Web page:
Send to

Choose Destination
Ann Hematol. 2003 Dec;82(12):738-42. Epub 2003 Sep 25.

Epigenetic inactivation of INK4/CDK/RB cell cycle pathway in acute leukemias.

Author information

University Department of Medicine, Professorial Block, Queen Mary Hospital, Pokfulam Road, Hong Kong.


Dysregulation of cell cycle is important in oncogenesis. We analyzed the inactivation of the INK4 family CKI/CDK/RB pathway by gene promoter hypermethylation in leukemogenesis. The methylation-specific polymerase chain reaction (MSP) with primers for methylated (M-MSP) and unmethylated (U-MSP) alleles of the p15, p16, p18, and RB genes was used to study five leukemic cell lines, 50 acute myeloid leukemia (AML) and 25 acute lymphoblastic leukemia (ALL) samples. None of the leukemic cell lines showed p18 and RB methylation. p15 was methylated in Raji, while p16 was methylated in U937 and Raji. In NB4 and Jurkat, both alleles of p15 and p16 appeared to be deleted. At diagnosis, p15 methylation occurred in 29 (58%) AML patients, and 10 (40.0%) ALL patients. p16 methylation occurred in two (4%) AML and two (8%) ALL patients. Only one each of AML and ALL patients had concurrent p15 and p16 methylation. None of the patients had methylation of p18 or RB. In AML, p15 methylation was associated with M2 subtype ( p=0.018). Patients with and without p15 methylation had similar complete remission (CR) rates and projected 5-year overall survival (OS) or disease-free survival (DFS). Therefore, methylation inactivation of the INK4/CDK/RB pathway in leukemia involved primarily p15 and occasionally p16, but not p18 or RB. In AML, p15 gene methylation was associated with the M2 subtype, but was not prognostic for CR, OS, or DFS.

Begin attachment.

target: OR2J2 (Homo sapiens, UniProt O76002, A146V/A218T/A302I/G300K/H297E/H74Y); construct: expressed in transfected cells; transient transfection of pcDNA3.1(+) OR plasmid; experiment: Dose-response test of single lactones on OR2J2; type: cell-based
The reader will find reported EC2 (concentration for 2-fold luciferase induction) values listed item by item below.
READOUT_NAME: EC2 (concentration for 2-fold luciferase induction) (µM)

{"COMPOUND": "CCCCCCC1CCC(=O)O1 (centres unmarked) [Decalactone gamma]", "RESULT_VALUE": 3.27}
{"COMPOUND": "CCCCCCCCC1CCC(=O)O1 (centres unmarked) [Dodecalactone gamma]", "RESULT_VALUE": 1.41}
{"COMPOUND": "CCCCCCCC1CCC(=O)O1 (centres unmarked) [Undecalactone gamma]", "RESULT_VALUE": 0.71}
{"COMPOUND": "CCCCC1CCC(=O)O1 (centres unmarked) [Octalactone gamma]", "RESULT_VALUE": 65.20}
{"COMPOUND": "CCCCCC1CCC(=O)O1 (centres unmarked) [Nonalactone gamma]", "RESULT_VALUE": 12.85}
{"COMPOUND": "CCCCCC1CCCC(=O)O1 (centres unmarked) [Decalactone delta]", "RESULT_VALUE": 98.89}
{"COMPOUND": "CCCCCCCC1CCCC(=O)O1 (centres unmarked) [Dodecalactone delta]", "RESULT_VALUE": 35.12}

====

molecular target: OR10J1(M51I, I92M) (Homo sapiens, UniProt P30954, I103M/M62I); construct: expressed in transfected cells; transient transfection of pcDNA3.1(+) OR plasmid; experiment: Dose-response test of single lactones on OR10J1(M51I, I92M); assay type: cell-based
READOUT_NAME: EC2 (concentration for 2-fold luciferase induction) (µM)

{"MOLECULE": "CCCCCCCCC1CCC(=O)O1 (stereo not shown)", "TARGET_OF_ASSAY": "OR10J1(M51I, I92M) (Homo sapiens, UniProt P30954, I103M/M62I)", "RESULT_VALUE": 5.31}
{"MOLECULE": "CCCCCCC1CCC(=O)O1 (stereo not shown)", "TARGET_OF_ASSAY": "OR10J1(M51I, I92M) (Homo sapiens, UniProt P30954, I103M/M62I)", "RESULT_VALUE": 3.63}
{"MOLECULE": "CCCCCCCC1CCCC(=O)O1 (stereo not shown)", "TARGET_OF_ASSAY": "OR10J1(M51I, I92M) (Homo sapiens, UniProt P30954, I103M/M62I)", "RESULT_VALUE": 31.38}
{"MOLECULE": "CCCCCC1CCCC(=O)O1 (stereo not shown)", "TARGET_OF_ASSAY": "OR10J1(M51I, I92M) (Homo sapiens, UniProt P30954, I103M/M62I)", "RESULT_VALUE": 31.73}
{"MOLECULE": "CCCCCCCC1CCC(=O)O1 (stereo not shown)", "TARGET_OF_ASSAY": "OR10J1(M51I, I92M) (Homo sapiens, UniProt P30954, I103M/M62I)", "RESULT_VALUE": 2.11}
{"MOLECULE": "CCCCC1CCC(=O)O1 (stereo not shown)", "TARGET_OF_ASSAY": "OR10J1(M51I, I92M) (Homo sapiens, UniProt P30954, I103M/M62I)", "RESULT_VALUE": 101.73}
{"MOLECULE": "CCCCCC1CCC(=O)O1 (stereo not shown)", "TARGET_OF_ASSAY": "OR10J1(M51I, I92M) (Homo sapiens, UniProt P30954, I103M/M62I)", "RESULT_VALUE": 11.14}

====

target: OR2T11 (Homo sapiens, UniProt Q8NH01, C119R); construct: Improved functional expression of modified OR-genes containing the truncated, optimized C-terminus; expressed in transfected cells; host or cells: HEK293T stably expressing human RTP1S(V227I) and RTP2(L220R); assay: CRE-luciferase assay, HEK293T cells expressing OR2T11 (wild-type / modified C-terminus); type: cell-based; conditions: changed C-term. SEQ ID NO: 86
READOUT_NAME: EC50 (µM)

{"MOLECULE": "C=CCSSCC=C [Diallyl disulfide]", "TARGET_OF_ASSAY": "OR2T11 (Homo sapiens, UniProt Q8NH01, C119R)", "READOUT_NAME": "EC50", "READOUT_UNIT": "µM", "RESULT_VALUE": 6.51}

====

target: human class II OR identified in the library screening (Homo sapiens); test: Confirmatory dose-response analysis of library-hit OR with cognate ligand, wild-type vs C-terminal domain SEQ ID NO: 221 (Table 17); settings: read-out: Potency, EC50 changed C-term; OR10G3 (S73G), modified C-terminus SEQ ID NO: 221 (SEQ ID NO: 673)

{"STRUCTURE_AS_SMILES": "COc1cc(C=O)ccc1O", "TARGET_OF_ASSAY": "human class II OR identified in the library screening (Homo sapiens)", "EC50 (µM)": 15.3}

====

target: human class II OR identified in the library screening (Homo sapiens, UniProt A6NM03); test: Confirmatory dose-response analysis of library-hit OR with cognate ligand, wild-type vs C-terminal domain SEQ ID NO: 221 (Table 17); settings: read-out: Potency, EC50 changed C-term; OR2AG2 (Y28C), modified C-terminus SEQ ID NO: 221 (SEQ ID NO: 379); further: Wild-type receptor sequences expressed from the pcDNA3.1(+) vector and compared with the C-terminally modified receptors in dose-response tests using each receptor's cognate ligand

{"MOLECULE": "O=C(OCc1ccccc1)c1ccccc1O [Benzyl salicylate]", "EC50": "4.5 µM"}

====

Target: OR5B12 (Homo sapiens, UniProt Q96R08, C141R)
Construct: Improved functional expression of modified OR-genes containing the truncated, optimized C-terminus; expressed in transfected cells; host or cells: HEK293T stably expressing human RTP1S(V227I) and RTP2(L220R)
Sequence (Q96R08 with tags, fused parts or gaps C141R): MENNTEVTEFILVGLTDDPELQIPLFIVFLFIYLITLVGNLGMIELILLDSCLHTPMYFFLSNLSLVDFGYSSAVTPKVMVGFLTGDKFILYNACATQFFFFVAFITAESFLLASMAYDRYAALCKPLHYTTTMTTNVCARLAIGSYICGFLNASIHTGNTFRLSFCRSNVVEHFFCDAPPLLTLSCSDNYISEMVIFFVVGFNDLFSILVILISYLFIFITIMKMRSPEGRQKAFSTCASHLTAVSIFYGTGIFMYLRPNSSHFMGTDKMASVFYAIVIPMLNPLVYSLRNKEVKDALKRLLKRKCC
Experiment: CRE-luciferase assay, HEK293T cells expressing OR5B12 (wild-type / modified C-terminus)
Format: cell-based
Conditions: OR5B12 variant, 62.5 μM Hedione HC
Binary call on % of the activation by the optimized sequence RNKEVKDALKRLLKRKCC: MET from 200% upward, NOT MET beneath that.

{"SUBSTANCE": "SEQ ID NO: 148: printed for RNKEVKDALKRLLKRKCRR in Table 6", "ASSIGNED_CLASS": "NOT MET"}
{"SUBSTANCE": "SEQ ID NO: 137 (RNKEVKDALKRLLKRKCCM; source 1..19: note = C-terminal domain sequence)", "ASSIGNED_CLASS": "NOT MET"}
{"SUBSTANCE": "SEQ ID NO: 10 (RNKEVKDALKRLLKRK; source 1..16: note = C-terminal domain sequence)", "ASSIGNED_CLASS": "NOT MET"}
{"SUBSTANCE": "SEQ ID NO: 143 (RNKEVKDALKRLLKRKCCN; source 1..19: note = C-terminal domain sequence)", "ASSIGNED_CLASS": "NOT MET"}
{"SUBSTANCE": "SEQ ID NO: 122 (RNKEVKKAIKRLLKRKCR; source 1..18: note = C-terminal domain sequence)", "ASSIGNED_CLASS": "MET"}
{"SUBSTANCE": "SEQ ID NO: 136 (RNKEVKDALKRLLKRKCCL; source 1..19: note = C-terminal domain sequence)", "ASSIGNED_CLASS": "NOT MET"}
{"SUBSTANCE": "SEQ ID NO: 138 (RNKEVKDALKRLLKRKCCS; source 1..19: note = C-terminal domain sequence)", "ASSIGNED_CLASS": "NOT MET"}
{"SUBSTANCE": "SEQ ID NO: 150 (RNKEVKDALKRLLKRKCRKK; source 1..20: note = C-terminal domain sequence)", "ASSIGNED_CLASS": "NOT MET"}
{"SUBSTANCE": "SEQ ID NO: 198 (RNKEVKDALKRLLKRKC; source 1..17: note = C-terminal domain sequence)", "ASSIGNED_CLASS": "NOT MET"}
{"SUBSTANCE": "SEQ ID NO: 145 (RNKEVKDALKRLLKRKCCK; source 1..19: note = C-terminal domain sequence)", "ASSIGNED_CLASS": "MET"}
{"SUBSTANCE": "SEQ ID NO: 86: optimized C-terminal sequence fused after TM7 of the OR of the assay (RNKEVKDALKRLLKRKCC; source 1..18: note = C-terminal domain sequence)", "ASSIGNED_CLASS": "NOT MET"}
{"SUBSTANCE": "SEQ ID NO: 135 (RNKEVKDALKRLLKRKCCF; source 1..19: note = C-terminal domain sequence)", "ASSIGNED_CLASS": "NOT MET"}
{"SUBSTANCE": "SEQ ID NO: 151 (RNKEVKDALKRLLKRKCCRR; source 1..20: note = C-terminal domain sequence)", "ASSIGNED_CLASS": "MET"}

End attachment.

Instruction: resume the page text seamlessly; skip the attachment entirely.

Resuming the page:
[Indexed for MEDLINE]

Supplemental Content

Full text links

Icon for Springer
Loading ...
Support Center